4. This Overlooked Variable Is the Key to the Pandemic
    1. 2020-09-29

    2. Carter, J. (2020, September 29). The American Public Still Trusts Scientists, Says a New Pew Survey. Scientific American. https://www.scientificamerican.com/article/the-american-public-still-trusts-scientists-says-a-new-pew-survey/

    3. Public trust of the scientific community in the United States is as strong as ever, according to a new poll just released today by the Pew Research Center, confirming polling results dating back to the 1970s. Thirty-eight percent of those polled in Pew’s survey in the U.S. say that they have a lot of trust in scientists to do what is right for the public. Those polled also place a lot of trust in scientific institutions as compared to others in the U.S. Pew’s data show respondents only ranked the military as more trustworthy than scientific institutions, while ranking lower trust in others like the national government, news media and business leaders.
    4. The American Public Still Trusts Scientists, Says a New Pew Survey
    1. 2020-09-29

    2. Surkova, E., Nikolayevsskyy, V., Drobniewski, F. (2020). False-positive COVID-19 results: hidden problems and costs. The Lancet Respiratory Medicine. https://doi.org/10.1016/S2213-2600(20)30453-7

    3. 10.1016/S2213-2600(20)30453-7
    4. RT-PCR tests to detect severe acute respiratory syndrome coronavirus 2 (SARS-CoV-2) RNA are the operational gold standard for detecting COVID-19 disease in clinical practice. RT-PCR assays in the UK have analytical sensitivity and specificity of greater than 95%, but no single gold standard assay exists.1Watson J Whiting PF Brush JE Interpreting a covid-19 test result.BMJ. 2020; 369m1808PubMed Google Scholar,  2Mayers C Baker K Impact of false-positives and false-negatives in the UK's COVID-19 RT-PCR testing programme.https://assets.publishing.service.gov.uk/government/uploads/system/uploads/attachment_data/file/895843/S0519_Impact_of_false_positives_and_negatives.pdfDate: June 3, 2020Date accessed: August 8, 2020Google Scholar New assays are verified across panels of material, confirmed as COVID-19 by multiple testing with other assays, together with a consistent clinical and radiological picture. These new assays are often tested under idealised conditions with hospital samples containing higher viral loads than those from asymptomatic individuals living in the community. As such, diagnostic or operational performance of swab tests in the real world might differ substantially from the analytical sensitivity and specificity.2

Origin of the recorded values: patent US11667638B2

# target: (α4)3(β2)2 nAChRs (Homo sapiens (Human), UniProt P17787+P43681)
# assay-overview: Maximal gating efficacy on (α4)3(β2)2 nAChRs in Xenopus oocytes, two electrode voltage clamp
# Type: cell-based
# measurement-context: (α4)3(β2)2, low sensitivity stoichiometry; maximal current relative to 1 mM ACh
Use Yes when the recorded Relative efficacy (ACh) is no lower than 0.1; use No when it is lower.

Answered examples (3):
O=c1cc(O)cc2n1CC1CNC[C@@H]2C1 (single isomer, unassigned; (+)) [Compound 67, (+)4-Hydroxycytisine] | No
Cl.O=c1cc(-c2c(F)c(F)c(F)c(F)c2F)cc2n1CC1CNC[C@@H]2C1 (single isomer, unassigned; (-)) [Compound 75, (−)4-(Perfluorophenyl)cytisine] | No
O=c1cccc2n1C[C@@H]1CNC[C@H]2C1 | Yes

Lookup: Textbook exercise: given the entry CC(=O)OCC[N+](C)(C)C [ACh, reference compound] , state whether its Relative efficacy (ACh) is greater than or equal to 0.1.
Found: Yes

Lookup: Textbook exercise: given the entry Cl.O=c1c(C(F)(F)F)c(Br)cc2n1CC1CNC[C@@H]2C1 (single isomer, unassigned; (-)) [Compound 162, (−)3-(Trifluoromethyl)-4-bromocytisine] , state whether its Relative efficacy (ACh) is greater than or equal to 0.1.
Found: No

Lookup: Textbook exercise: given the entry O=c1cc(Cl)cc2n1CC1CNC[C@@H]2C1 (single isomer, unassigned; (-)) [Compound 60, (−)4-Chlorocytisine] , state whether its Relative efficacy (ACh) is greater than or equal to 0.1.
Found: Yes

5. False-positive COVID-19 results: hidden problems and costs
  3. Sep 2020
    1. 2020-09-28

    2. Natalie E. Dean en Twitter: “VACCINE EFFICACY 101: A biostatistician's primer. Ten tweets to cover:- How is vaccine efficacy calculated?- Distinguishing between infection, disease, & severe disease.- Measuring reduced infectiousness.- Vaccine efficacy vs. effectiveness!n” / Twitter. (n.d.). Twitter. Retrieved September 30, 2020, from https://twitter.com/nataliexdean/status/1310613702476017666

    3. 9) Household studies can be very useful here, where we follow the household contacts of infected vaccinated individuals and infected unvaccinated individuals, and compare how frequently they are infected. Pioneering work from my mentor @betzhallo. http://courses.washington.edu/b578a/readings/PreziosiHalloranVaccine2003.pdf…
    4. 10) Finally, vaccine efficacy vs. effectiveness? We like to reserve "efficacy" for estimates from randomized trials, where everyone receives the vaccine as intended (proper cold chain, no missed doses). We distinguish this idealized measure from real-world "effectiveness." END
    5. 8) A vaccine that prevents infection entirely provides indirect protection to others. If I can't get infected, I can't infect you. But it is possible to have a vaccine that prevents disease but individuals can still be infectious.
    6. 7) So far I have talked about how well a vaccine directly protects the vaccinated individual. Another important type of vaccine effect is the ability of a vaccine to reduce infectiousness to others. This is known as indirect protection, and is related to herd immunity.
    7. 6) Preventing infection entirely is the hardest to achieve. And of course a vaccine that prevents infection will also prevent disease and severe disease. But we can have vaccines where people are still infected but their disease severity is lessened.Quote Tweet
    8. 5) Most Phase 3 trials are measuring efficacy to prevent disease as the primary analysis, with efficacy against infection and against severe disease as secondary analyses.Quote Tweet
    9. 4) Though we talk about vaccine efficacy as a single number, there are actually several different types of vaccine efficacy, such as: - Efficacy to prevent infection (sterilizing immunity) - Efficacy to prevent disease - Efficacy to prevent severe disease
    10. 3) Vaccine efficacy of 50% roughly means you have a 50% reduced risk of becoming sick compared to an otherwise similar unvaccinated person. Or you have a 50% chance of becoming sick given that you were exposed to enough infectious virus to make an unvaccinated person sick.